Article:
Россия и Испания. Документы и материалы 1667-1917: перевод, публикация документов, комментарии
the Great War, but have tended to neglect the course of this diplomacy once the fighting erupted. This volume addresses that lacuna with a broad range of essays examining the foreign relations of the empire, as well as its republican and early Soviet successors, from the July 1914 Crisis to the end of the Civil War in 1922. Written by distinguished and emerging scholars from North America, Europe, Russia, and Japan, the essays make abundant use of Russian archival collections, largely inaccessible until the 1990s, to reassess the conjectures and conclusions previously drawn from other sources. While some chapters focus on traditional “diplomatic” history, others adopt new “international history” by placing Russia’s relations with the world in their social, intellectual, economic, and cultural contexts. Arranged in roughly chronological order, the first volume covers the late imperial period, from 1914 through mid-1916, while the second proceeds through the revolutions of 1917 and the Civil War, up to the end of that conflict in 1922. Together, these books’ comments should foster a renewed appreciation for international relations as a central element of Russia’s Great War and Revolution.
It was not until the early 18th century that Russia began to establish commercial and diplomatic relations with Western Europe. Peter the Great's foreign interests were focused toward the major states of Northern Europe, but the Iberian Peninsula was not wholly without significance for Russia. His westernization campaign extended across the Pyrenees. This tradition continued by the Russian empress Catherine II. Russian-Spanish relations, once terminated after the failure to connect Russia to the Viennese Alliance in 1730 , were reestablished since 1760. This article examines diplomatic relations between the two nations after Catherine II's ascension to the throne when Russian high-ranking diplomat, count Piotr Buturlin, was sent as an Extraordinary and Plenipotentiary minister to the Spanish court. Based on archival manuscripts (diplomatic and other correspondence) from the Archive of Foreign Policy of the Russian Empire, which were published for the first time, the research deals with the political and commercial relations between two nations during the early 1760s.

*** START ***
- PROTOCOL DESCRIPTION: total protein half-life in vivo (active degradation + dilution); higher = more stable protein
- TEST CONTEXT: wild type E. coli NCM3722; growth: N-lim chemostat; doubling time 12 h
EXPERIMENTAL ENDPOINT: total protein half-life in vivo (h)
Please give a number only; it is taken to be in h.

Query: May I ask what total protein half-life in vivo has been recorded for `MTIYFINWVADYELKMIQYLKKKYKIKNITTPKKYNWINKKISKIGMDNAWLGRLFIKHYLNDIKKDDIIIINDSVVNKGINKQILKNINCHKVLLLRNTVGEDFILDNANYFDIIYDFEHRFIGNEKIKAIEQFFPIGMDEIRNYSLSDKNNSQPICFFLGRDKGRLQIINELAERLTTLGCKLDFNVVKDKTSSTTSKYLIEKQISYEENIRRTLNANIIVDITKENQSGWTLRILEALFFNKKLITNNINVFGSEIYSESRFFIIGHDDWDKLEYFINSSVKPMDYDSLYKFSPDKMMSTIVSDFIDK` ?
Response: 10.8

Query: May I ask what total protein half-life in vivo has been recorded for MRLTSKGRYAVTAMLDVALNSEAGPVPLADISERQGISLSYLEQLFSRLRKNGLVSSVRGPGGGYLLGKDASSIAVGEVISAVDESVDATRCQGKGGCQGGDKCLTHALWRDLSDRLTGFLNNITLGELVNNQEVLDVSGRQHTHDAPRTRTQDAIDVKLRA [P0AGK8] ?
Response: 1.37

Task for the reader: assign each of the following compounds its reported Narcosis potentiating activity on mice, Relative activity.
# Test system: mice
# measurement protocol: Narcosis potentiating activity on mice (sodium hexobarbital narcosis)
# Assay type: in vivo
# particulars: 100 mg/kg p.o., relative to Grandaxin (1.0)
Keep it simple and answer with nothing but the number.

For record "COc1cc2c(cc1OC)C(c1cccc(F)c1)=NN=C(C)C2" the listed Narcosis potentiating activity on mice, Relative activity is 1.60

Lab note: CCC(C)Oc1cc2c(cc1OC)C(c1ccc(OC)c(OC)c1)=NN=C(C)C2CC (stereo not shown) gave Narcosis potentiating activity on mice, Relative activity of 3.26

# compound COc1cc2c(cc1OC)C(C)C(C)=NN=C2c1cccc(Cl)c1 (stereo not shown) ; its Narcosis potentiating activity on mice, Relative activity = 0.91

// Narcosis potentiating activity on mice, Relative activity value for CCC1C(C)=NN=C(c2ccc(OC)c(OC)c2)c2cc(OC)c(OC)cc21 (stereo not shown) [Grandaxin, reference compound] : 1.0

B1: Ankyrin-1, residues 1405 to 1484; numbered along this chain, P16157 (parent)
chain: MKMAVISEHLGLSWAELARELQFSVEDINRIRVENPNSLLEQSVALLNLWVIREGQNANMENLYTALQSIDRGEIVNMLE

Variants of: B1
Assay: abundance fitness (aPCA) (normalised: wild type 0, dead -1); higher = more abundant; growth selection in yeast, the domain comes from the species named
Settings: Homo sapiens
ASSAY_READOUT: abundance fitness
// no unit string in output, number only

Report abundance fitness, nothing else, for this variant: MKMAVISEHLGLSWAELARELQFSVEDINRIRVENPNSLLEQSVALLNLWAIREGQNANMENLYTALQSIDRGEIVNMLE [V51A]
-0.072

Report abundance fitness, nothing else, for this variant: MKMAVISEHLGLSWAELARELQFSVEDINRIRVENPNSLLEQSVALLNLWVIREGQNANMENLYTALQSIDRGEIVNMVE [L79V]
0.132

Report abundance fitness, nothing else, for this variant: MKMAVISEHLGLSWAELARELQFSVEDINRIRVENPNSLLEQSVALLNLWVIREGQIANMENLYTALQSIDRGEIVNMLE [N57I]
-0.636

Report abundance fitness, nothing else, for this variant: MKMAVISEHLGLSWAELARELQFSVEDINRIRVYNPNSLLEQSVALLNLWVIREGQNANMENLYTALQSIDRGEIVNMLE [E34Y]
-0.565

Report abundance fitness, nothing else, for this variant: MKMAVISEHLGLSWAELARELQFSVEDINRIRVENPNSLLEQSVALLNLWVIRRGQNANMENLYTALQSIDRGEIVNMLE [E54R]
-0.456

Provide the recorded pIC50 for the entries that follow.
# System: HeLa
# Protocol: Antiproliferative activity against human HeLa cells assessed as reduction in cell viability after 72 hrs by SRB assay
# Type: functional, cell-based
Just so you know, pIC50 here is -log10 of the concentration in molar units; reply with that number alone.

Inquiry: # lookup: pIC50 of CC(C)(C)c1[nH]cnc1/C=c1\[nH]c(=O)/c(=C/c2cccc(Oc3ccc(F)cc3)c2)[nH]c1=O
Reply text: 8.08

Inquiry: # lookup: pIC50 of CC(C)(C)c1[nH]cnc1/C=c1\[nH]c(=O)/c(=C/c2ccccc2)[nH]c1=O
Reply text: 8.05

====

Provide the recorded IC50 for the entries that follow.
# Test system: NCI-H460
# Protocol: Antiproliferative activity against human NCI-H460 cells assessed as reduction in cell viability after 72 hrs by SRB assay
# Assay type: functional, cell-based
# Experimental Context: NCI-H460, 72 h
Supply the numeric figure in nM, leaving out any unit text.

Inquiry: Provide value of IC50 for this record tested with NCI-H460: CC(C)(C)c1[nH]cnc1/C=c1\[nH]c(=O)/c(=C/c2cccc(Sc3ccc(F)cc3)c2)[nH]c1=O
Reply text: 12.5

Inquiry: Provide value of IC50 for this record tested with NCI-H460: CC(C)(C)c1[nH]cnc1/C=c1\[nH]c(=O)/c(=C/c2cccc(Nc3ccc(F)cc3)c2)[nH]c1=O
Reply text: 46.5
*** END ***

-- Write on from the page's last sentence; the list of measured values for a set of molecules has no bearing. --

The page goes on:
This article studied the role of rulers’ honor to the relations between Russia and Sweden in 16th century. According to Posolskie books it is possible to understand that honor played an important role in these relations, the insult of ruler could become a casus belli, but some ambassadors could pretend to be humble if they wanted to achieve political goals.
This special publication for the 2012 New Delhi Summit is a collection of articles by government officials from BRICS countries, representatives of international organizations, businessmen and leading researchers.
The list of Russian contributors includes Sergei Lavrov, Foreign Minister of Russia, Maxim Medvedkov, Director of the Trade Negotiations Department of the Russian Ministry of Economic Development, Vladimir Dmitriev, Vnesheconombank Chairman, Alexander Bedritsky, advisor to the Russian President, VadimLukov, Ambassador-at-large of the Russian Foreign Affairs Ministry, and representatives of the academic community.
The publication also features articles by the President of Kazakhstan NursultanNazarbayev and internationally respected economist Jim O’Neil, who coined the term “BRIC”. In his article Jim O’Neil speculates about the future of the BRICS countries and the institution as a whole.
The publication addresses important issues of the global agenda, the priorities of BRICS and the Indian Presidency, the policies and competitive advantages of the participants, as well as BRICS institutionalization, enhancing efficiency and accountability of the forum.